When a Mason earned the Fourth Degree, Royal Arch Mason, they earned a penny. The history of the penny is shrouded in mystery. When a Mason became a Royal Arch Mason they put their Mark in the Chapter Book of Marks and put it on their penny. This ritual appears to have a developed-in America during the 1800s. The first mention of a R.A.M Penny was in Medals of the Masonic Fraternity by Marvin in 1880. Marvin listed a Penny similar to the current Chapter Penny issued by the Excelsior Mark Lodge no 216 in Philadelphia. Marvin also lists a stock Penny. The stock pennies were silver and had a Keystone on one side and blank on the other side. The earliest I have been able to find was from the Pentucket Chapter from Haverhill MA. in 1876. To date I have only seen 4 of these pennies – each uniquely engraved.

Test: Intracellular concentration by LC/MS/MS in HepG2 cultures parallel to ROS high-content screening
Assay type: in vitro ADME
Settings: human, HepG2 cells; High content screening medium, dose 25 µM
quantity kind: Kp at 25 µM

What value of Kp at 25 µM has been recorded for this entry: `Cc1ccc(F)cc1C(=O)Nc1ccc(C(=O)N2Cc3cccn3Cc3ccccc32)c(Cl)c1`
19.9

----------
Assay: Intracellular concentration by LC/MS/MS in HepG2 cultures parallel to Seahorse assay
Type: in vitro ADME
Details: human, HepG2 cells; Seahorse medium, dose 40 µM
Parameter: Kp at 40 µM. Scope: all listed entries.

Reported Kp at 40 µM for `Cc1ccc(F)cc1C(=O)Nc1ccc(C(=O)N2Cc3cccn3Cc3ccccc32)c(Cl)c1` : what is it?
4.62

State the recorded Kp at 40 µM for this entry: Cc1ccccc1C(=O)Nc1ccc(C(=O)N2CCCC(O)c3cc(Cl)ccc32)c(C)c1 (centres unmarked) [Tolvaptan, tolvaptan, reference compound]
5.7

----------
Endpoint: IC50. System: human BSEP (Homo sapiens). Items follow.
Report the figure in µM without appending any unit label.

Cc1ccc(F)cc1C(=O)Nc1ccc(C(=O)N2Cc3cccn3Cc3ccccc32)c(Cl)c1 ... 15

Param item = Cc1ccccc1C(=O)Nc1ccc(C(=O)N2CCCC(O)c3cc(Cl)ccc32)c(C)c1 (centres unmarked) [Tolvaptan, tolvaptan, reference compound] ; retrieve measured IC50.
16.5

Sometime around 1890, the Chapters started having unique dies engraved. B.P. Wright, President of ANA and a Mason, issued a series of three booklets on Masonic Pennies 1901-1904. Many of the Masonic Pennies were works of engraving art. In the early days, the Chapters were very secretive and would not share information on their pennies. Many of the pennies were buried with the Masons. The Hanauer Collection of Masonic Pennies started in 1899 became the basis for the collection at the House of the Temple in Washington DC. E.A. King Cataloged this collection (about 8,000 pennies) in the late 1920s and issued the book Masonic Chapter Pennies. There are several pennies in the collection that are the only ones know. We have cataloged over 17,000 pennies with images on tokencatalog.com.
This presentation will go through the history of Masonic Pennies and examples of the different types of pennies. Many of the Pennies have interesting stories and some of them will be discussed. Much of this information is being presented for the first time.
Instructor: Tom Carson